Businesses rely on personalized digital experiences — from a special offer sent to a customer after they’ve browsed certain products, to the platforms they provide to contact customer support.
But for many companies, there’s a hidden cost of personalization: creeping out consumers with invasive ads and offers that trade on people’s personal data in unexpected ways.
As consumers grow more aware of data privacy, their peace of mind is essential to unlocking the benefits of personalization. Salesforce calls this ethical personalization: digital experiences built to enhance trust.
But just how much is ethical personalization worth? We engaged with tech industry analyst firm Valoir to research how consumers and professionals alike feel about today’s data policies and practices. Using survey responses and in-depth interviews with CIOs, CMOs, privacy and legal leaders, and other specialists who do this work every day, Valoir dug into the gap between consumer data and the companies that utilize it — revealing just how much value can come from empowering their efforts with ethical tools and services.
Consumers want their data handled ethically
More than one in five consumers worry about how their personal data is used or sold.
That’s according to Valoir’s 2022 Customer Experience Survey. And in its latest report, the analyst says this is a major problem for businesses.
Consumers want personalized experiences — but not at the expense of their privacy. One in three consumers, the new report also says, believe marketing has gotten “way too creepy” and only one in four understand how cookies work. And yet, 3 in 10 say they are willing to share data with companies, provided they get value in return.
Striking the right balance between personalization and privacy can be a daunting challenge for many businesses – especially as regulators introduce new and inconsistent guidelines.
“Marketers are increasingly challenged to deliver engaging personalization and ensure customer data is managed ethically,” says the report’s author, Rebecca Wettemann. “We found that, without the right software in place to ensure data is managed properly, companies are draining marketer and developer productivity, losing valuable data, and missing out on opportunities to build better relationships with customers.”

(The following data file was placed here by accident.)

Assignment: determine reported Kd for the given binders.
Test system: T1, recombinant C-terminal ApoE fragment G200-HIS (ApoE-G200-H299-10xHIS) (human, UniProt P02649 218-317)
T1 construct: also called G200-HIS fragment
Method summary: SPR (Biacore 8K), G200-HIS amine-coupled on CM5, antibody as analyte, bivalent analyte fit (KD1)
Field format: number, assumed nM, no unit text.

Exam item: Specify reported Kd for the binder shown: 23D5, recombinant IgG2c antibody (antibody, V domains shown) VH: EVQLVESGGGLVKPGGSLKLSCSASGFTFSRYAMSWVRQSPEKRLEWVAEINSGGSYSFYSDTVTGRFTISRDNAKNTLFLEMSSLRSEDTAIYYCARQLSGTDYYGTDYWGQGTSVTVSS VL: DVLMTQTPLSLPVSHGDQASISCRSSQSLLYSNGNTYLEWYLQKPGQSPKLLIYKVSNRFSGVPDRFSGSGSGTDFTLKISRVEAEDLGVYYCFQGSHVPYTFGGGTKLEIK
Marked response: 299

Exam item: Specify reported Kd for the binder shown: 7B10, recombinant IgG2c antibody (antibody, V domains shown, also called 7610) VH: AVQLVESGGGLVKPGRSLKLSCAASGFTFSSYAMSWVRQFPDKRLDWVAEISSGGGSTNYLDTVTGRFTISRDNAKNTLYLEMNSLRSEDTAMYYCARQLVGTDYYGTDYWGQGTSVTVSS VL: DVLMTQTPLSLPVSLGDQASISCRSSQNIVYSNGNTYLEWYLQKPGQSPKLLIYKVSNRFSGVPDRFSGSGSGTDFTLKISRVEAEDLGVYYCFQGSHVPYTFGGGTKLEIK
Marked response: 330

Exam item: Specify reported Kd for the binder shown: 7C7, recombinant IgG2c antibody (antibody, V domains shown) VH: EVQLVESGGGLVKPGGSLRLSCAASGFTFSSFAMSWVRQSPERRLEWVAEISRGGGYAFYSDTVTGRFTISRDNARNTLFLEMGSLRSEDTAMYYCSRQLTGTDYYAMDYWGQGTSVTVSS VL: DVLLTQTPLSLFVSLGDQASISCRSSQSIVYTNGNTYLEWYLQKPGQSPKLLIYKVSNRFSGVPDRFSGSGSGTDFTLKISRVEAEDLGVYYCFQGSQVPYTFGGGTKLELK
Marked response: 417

Ethical personalization can unlock savings
So, what can organizations do to stay connected with their customers in a trusted and efficient way? The report finds that personalization and privacy don’t have to be at odds, and that companies can actually unlock value and savings from implementing data ethics. Here are four key insights uncovered by the data:
- Organizations must clearly communicate data policies and practices. 10% of consumers say they’re more likely to buy from companies with clear data privacy policies. By creating consumer-facing policies in simple, understandable language, companies can build trust and maximize engagement with their customers.
- Decreasing the “data management tax” can free up marketers’ time. Based on a conservative estimate, marketers dedicate 8 to 12 percent of productive time to inefficient data management – or as many as 3-5 hours of a 40-hour work week. By carefully designing the way data are collected in the first place, organizations can cut this productivity tax and free up teams’ time to deliver personalized experiences instead.
- Keeping more first-party data is crucial. On average, companies lose 8% of their first-party data due to time spent cleaning, preparing, and managing. First-party data is often discarded due to imprecise data governance tools and processes. By improving tools and communication with customers about data collection, organizations can avoid throwing away this valuable information.
- Outsourcing data management creates efficiencies. Valoir estimates that up to 10% of developer time will soon be required to address complex ethical and privacy compliance requirements. By outsourcing to third-party software providers like Salesforce, developers can save time and marketers can better manage their data. That adds up to as many as 40-50 hours of unlocked engineering capacity.
Salesforce puts privacy first in personalization
Salesforce believes data has incredible value, so long as it’s used ethically and responsibly. Guided by the company’s Office of Ethical and Humane Use, Salesforce builds safeguards and protections into products and practices from the start, partnering with engineering and product teams to consider the privacy implications from the ground up.
Salesforce also works closely with customers, including sales teams and customers, advising on thoughtful data collection and helping companies deliver remarkable experiences for their consumers – all while deepening trust.
Ultimately, putting privacy first maximizes value for both businesses and consumers. Privacy and personalization can work hand-in-hand — with the right mindset, partners, and technology.
For more insights on the value of ethical personalization, check out the full report here. You can also learn more about ethical marketing principles and best practices in Salesforce’s Trusted Marketing and Ethical Personalization Trailmix.